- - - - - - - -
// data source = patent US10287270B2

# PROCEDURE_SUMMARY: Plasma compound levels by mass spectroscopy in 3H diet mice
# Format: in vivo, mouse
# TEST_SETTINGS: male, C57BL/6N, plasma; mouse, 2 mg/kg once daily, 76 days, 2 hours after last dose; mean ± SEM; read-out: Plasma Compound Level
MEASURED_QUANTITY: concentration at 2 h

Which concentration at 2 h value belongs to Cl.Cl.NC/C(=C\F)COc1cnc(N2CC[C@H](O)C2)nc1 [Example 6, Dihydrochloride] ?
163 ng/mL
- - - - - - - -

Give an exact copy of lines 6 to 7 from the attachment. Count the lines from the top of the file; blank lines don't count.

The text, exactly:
Which concentration at 2 h value belongs to Cl.Cl.NC/C(=C\F)COc1cnc(N2CC[C@H](O)C2)nc1 [Example 6, Dihydrochloride] ?
163 ng/mL